The object behind Section 3 is to inform the public who is the responsible printer and to convey the information on the face of the book; see Queen Empress v. Hari Shenoy, ILR 16 Mad 443 and In re, G. Alavandar : AIR1957Mad427 . The appellate Court seems to have found the applicant guilty of Section 3 in respect of Rahmat-e-Islam II on the ground that by printing the name 'Abr-e-Rahmat' on the outer cover he is deemed to have printed on the outer cover that it was printed by K.B. Agarwal at Shanti Press. I do not agree. He might be guilty of cheating the public by printing on the outer cover 'Abr-e-Rahmat', but he cannot be deemed to have printed the outer cover that it was printed by K. B. Agarwal at Shanti Press. The name of a book is one thing and the name of its printer or of the place where it is printed quite a different thing The law that every book must contain the name of its printer and the place where it is printed itself means that no inference of any kind about the name of the printer and the place of printing can be drawn from the name of the book.
A book bearing any name can be printed by any person at any place. If the applicant had not printed his name and the place of printing on the inner cover he would have infringed Section 3 on the ground of not printing at all the name of the printer and the place of printing and not on the ground that he printed on the outer cover the name of a person who was not the printer and the place which was not the place of printing. If he had not printed 'Abr-e-Rahmat II' on the outer cover, the omission to print his name and the place of printing on it would not have been said to infringe Section 3 as they were imprinted on the inner cover; printing the name of the book on the outer cover did not make it obligatory upon him to print his name and the name of his press also on it.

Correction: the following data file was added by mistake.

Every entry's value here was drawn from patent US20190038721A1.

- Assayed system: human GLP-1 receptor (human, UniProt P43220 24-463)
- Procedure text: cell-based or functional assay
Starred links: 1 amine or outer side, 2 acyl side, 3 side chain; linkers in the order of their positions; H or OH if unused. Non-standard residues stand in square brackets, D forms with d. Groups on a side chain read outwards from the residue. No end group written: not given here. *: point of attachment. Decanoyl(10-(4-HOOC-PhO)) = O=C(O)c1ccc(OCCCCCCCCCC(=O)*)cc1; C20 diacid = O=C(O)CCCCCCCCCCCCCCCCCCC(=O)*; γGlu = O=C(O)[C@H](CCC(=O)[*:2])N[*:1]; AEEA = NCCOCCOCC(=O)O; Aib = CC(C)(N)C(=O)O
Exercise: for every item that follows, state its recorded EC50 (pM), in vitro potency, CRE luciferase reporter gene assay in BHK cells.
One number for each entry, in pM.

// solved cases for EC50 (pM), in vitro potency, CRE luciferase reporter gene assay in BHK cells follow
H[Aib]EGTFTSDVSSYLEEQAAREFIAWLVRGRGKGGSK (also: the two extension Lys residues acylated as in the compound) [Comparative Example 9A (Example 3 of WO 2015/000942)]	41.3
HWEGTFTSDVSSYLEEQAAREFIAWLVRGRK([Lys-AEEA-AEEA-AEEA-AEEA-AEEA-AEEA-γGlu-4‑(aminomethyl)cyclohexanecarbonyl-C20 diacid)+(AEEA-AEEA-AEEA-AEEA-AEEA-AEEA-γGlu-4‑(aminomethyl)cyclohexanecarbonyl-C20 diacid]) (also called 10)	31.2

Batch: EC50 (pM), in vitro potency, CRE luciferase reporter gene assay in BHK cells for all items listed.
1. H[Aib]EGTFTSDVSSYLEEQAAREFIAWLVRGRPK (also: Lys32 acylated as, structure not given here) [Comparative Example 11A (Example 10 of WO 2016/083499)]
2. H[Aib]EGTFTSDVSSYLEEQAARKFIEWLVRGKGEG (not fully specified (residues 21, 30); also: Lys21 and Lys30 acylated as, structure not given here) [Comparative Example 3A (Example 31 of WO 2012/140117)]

7. Similarly no offence has been committed by the applicant in respect of Rahmat-e-Islam III.
8. The Rahmat-e-lslam series does not contain the name of the publisher Aman Ullah; what is printed instead is that it is published by Kutub-khana Islamia'. Aman Ullah is the name of the publisher and not 'Kutubkhana Islamia,' which may be the name of Aman Ullah's shop. Section 3 requires the names of the human beings who print and publish the book and not the names of shops which can be changed at will. 'Kutubkhana Islamia' is not a registered firm. In the case of Hari Shenoy, ILR 16 Mad 443 (supra) the imprint 'printed and published at Cochin for the M. E. Company at the said Company's G. V. Press' was held not to amount to printing the names of the printer and the publisher. In Emperor v. Bhawani Das, 10 Cri LJ 195 (Lah), it was observed that the name of the printer as such and the name of the publisher as such must be printed and that 'printed in Hindustan Steam Press, Lahore, for the manager X under the superintendence of Y printer' was not enough. In the case of Alavandar : AIR1957Mad427 (supra) it was observed that printers and publishers cannot shroud themselves in a cloak of anonymity and carry on their nefarious cloak and dagger business without any possibility of their being successfully discovered. Imprinting 'Government Press, Allahabad' was held in Emperor v. Joti Prasad, 1887 All WN 95, not to amount to printing the name of the printer. The applicant, therefore, committed the offence of Section 3 also by not printing the name of Aman Ullah, publisher of the series,